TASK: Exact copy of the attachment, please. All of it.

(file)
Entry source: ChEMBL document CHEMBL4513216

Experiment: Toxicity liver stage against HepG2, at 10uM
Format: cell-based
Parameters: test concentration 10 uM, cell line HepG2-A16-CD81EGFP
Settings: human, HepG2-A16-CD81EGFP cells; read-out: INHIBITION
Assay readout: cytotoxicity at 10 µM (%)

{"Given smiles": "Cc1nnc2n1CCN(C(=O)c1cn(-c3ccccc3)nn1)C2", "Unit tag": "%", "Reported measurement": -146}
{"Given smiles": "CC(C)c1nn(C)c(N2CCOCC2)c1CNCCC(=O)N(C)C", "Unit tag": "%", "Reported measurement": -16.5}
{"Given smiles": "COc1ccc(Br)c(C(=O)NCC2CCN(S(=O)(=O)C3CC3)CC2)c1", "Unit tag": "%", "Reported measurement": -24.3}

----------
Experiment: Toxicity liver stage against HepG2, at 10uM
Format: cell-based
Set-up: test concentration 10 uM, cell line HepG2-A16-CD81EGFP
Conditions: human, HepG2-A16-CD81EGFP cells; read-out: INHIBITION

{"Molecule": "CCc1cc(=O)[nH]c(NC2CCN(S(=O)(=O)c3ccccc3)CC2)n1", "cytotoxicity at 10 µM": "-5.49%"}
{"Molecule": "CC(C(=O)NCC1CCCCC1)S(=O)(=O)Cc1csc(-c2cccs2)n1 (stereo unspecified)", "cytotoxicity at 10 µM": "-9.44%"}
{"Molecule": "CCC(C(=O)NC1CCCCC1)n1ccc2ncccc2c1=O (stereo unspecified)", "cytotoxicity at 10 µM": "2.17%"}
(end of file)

Entry source: ChEMBL document CHEMBL4513216

Experiment: Toxicity liver stage against HepG2, at 10uM
Format: cell-based
Parameters: test concentration 10 uM, cell line HepG2-A16-CD81EGFP
Settings: human, HepG2-A16-CD81EGFP cells; read-out: INHIBITION
Assay readout: cytotoxicity at 10 µM (%)

{"Given smiles": "Cc1nnc2n1CCN(C(=O)c1cn(-c3ccccc3)nn1)C2", "Unit tag": "%", "Reported measurement": -146}
{"Given smiles": "CC(C)c1nn(C)c(N2CCOCC2)c1CNCCC(=O)N(C)C", "Unit tag": "%", "Reported measurement": -16.5}
{"Given smiles": "COc1ccc(Br)c(C(=O)NCC2CCN(S(=O)(=O)C3CC3)CC2)c1", "Unit tag": "%", "Reported measurement": -24.3}

----------
Experiment: Toxicity liver stage against HepG2, at 10uM
Format: cell-based
Set-up: test concentration 10 uM, cell line HepG2-A16-CD81EGFP
Conditions: human, HepG2-A16-CD81EGFP cells; read-out: INHIBITION

{"Molecule": "CCc1cc(=O)[nH]c(NC2CCN(S(=O)(=O)c3ccccc3)CC2)n1", "cytotoxicity at 10 µM": "-5.49%"}
{"Molecule": "CC(C(=O)NCC1CCCCC1)S(=O)(=O)Cc1csc(-c2cccs2)n1 (stereo unspecified)", "cytotoxicity at 10 µM": "-9.44%"}
{"Molecule": "CCC(C(=O)NC1CCCCC1)n1ccc2ncccc2c1=O (stereo unspecified)", "cytotoxicity at 10 µM": "2.17%"}